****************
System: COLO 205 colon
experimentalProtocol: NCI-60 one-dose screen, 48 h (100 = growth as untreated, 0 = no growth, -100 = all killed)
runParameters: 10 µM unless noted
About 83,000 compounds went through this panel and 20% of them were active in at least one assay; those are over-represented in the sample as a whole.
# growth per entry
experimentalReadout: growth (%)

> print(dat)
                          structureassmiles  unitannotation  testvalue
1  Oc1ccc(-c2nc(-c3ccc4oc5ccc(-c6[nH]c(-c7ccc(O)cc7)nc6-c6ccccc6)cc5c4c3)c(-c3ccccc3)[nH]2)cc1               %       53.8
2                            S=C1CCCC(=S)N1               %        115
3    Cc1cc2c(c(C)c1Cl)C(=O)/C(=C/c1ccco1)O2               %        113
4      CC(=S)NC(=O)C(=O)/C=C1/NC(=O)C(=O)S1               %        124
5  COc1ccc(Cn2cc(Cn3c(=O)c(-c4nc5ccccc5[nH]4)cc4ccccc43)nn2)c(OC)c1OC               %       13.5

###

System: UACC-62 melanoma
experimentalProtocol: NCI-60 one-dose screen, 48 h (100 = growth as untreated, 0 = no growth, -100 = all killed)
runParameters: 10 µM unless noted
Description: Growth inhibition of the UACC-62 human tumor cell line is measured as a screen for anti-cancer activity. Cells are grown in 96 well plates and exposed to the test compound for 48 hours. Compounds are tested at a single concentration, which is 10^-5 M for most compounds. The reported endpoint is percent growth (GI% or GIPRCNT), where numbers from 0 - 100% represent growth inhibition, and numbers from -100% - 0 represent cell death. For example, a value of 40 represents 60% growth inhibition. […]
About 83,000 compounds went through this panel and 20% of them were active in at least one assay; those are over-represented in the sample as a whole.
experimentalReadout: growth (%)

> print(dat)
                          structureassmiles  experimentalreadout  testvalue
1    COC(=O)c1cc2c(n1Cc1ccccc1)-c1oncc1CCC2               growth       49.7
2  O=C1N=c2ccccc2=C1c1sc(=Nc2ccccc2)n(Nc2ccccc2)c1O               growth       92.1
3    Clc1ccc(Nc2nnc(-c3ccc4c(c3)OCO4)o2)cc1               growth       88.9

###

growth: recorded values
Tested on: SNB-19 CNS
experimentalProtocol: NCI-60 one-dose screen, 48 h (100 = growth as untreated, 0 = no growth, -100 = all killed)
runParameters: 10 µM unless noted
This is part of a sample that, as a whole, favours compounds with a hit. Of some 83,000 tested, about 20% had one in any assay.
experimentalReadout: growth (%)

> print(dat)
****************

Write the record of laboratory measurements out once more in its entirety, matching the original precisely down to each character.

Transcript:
System: COLO 205 colon
experimentalProtocol: NCI-60 one-dose screen, 48 h (100 = growth as untreated, 0 = no growth, -100 = all killed)
runParameters: 10 µM unless noted
About 83,000 compounds went through this panel and 20% of them were active in at least one assay; those are over-represented in the sample as a whole.
# growth per entry
experimentalReadout: growth (%)

> print(dat)
                          structureassmiles  unitannotation  testvalue
1  Oc1ccc(-c2nc(-c3ccc4oc5ccc(-c6[nH]c(-c7ccc(O)cc7)nc6-c6ccccc6)cc5c4c3)c(-c3ccccc3)[nH]2)cc1               %       53.8
2                            S=C1CCCC(=S)N1               %        115
3    Cc1cc2c(c(C)c1Cl)C(=O)/C(=C/c1ccco1)O2               %        113
4      CC(=S)NC(=O)C(=O)/C=C1/NC(=O)C(=O)S1               %        124
5  COc1ccc(Cn2cc(Cn3c(=O)c(-c4nc5ccccc5[nH]4)cc4ccccc43)nn2)c(OC)c1OC               %       13.5

###

System: UACC-62 melanoma
experimentalProtocol: NCI-60 one-dose screen, 48 h (100 = growth as untreated, 0 = no growth, -100 = all killed)
runParameters: 10 µM unless noted
Description: Growth inhibition of the UACC-62 human tumor cell line is measured as a screen for anti-cancer activity. Cells are grown in 96 well plates and exposed to the test compound for 48 hours. Compounds are tested at a single concentration, which is 10^-5 M for most compounds. The reported endpoint is percent growth (GI% or GIPRCNT), where numbers from 0 - 100% represent growth inhibition, and numbers from -100% - 0 represent cell death. For example, a value of 40 represents 60% growth inhibition. […]
About 83,000 compounds went through this panel and 20% of them were active in at least one assay; those are over-represented in the sample as a whole.
experimentalReadout: growth (%)

> print(dat)
                          structureassmiles  experimentalreadout  testvalue
1    COC(=O)c1cc2c(n1Cc1ccccc1)-c1oncc1CCC2               growth       49.7
2  O=C1N=c2ccccc2=C1c1sc(=Nc2ccccc2)n(Nc2ccccc2)c1O               growth       92.1
3    Clc1ccc(Nc2nnc(-c3ccc4c(c3)OCO4)o2)cc1               growth       88.9

###

growth: recorded values
Tested on: SNB-19 CNS
experimentalProtocol: NCI-60 one-dose screen, 48 h (100 = growth as untreated, 0 = no growth, -100 = all killed)
runParameters: 10 µM unless noted
This is part of a sample that, as a whole, favours compounds with a hit. Of some 83,000 tested, about 20% had one in any assay.
experimentalReadout: growth (%)

> print(dat)